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Philadelphia police officer shot dead while serving homicide warrant at a home

"These officers didn’t get a chance," the police commissioner said. "The gunfire happened immediately, as soon as they walked through the door."

A Philadelphia police officer was fatally shot while serving a warrant at a home just outside the city center early Friday morning.

SWAT Cpl. James O’Connor, a 23-year veteran, was serving a homicide warrant in the Frankford neighborhood at 5:41 a.m. when someone opened fire from behind a closed door on the second floor of the house, police said.

O’Connor, 46, was struck in the shoulder, and rushed to Temple University Hospital, where he was pronounced dead at 6:09 a.m.

"These officers didn’t get a chance," Police Commissioner Danielle Outlaw told reporters outside of the hospital. "The gunfire happened immediately, as soon as they walked through the door."

The SWAT team was looking to arrest a suspect in a 2019 homicide, NBC Philadelphia reported. That person was taken into custody uninjured.

Two other people in the home were shot when another SWAT officer returned fire. They were taken to a hospital and were in stable condition.

O’Connor had served 15 years on the SWAT team, and was a married father of two, Outlaw said. His son is a 9th district officer and his daughter is an active-duty Air Force member.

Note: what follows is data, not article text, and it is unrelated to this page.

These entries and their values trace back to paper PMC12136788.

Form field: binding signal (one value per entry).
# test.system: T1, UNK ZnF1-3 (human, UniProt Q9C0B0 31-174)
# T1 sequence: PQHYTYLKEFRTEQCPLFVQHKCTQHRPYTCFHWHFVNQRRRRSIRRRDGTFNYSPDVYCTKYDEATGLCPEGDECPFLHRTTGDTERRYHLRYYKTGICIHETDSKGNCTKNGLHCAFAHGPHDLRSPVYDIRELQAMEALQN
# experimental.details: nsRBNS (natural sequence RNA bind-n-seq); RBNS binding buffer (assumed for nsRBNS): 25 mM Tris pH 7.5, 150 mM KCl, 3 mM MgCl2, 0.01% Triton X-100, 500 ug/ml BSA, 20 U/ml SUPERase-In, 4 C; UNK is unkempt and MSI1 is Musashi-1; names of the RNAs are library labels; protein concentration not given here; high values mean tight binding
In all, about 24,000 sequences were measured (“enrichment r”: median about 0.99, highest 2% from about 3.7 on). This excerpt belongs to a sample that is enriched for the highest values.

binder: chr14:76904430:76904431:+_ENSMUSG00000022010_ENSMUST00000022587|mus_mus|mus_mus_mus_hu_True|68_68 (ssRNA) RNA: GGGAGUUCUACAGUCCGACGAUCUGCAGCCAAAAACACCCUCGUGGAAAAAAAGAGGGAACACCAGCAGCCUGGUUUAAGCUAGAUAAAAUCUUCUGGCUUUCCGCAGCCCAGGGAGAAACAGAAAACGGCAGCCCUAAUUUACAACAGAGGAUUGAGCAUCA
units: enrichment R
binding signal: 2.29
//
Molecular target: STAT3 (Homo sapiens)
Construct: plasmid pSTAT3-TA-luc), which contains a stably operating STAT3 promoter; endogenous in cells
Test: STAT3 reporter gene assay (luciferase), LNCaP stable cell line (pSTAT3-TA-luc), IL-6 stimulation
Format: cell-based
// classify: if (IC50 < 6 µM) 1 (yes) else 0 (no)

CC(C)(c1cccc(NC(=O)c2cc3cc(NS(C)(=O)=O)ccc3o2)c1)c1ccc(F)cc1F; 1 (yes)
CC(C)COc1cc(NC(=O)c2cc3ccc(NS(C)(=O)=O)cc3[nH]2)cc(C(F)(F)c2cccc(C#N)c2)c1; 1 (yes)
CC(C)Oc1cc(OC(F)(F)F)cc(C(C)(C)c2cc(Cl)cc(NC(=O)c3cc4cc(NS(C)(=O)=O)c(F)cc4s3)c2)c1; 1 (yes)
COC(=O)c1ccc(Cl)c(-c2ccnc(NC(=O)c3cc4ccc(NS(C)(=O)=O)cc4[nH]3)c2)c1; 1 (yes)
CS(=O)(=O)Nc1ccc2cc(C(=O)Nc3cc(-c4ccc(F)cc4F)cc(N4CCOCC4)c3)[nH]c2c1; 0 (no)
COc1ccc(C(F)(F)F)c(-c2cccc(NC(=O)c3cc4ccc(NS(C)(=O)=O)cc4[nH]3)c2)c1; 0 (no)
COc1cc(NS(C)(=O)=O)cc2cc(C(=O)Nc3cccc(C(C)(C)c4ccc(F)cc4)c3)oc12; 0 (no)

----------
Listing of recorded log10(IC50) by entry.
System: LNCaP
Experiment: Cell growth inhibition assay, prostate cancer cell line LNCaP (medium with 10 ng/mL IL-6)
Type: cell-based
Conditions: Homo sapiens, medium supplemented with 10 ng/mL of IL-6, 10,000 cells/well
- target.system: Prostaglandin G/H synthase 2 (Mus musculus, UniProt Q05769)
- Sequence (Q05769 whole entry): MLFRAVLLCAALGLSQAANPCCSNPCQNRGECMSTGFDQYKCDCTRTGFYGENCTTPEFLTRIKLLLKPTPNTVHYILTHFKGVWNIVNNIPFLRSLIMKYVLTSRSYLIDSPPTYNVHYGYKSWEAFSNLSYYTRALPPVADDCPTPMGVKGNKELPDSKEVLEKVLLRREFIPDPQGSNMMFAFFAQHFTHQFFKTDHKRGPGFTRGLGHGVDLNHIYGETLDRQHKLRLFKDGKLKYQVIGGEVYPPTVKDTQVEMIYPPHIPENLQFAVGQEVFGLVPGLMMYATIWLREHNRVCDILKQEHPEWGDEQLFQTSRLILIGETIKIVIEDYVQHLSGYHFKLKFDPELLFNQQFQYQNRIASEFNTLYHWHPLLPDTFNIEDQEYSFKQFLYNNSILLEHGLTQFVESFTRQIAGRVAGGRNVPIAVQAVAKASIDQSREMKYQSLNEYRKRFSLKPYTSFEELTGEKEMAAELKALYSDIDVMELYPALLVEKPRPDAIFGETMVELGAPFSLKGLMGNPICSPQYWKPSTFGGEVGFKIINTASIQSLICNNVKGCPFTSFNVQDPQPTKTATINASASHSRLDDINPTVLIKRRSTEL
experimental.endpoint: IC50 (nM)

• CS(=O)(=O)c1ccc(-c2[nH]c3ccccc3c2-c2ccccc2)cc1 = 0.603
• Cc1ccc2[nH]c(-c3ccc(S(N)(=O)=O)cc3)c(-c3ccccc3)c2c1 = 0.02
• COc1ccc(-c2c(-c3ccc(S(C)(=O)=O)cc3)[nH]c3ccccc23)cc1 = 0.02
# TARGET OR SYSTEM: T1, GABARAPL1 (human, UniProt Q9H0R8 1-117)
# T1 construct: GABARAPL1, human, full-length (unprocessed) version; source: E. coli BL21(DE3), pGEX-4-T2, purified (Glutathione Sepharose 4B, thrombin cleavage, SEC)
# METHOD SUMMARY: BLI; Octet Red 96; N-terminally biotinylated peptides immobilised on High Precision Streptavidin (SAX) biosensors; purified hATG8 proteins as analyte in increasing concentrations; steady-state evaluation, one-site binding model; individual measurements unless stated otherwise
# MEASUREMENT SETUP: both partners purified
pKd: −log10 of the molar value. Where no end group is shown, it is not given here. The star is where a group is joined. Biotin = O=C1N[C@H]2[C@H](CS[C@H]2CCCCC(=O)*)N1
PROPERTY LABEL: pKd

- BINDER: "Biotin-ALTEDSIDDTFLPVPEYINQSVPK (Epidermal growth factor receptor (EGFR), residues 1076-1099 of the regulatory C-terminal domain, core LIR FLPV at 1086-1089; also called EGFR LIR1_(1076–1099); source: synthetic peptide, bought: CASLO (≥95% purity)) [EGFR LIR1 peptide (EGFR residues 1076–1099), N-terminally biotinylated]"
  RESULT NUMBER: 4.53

"I don’t even know if 'unbearable' is the word — there's not a word for the emotion that’s being felt right now," Outlaw said.

"It takes a special person to do this job and that's who this corporal was," she added.

Fraternal Order of Police President John McNesby and Mayor Jim Kenney joined the police commissioner at the hospital Friday morning.

"I am grief-stricken to learn of the tragic death of Philadelphia Police Cpl. James O’Connor," Kenney said in a statement. "Today, like every day, he demonstrated the ultimate form of heroism: putting out his uniform, leaving his family and carrying out his sworn duty to protect the residents of this city."

The mayor ordered all city flags to be flown at half-staff for 30 days.

"This is a sad and tragic day," said McNesby. "Corporal O’Connor came to the Philadelphia police department from a family of dedicated officers. He served this department and city with dedication, honor and dignity for 23 years."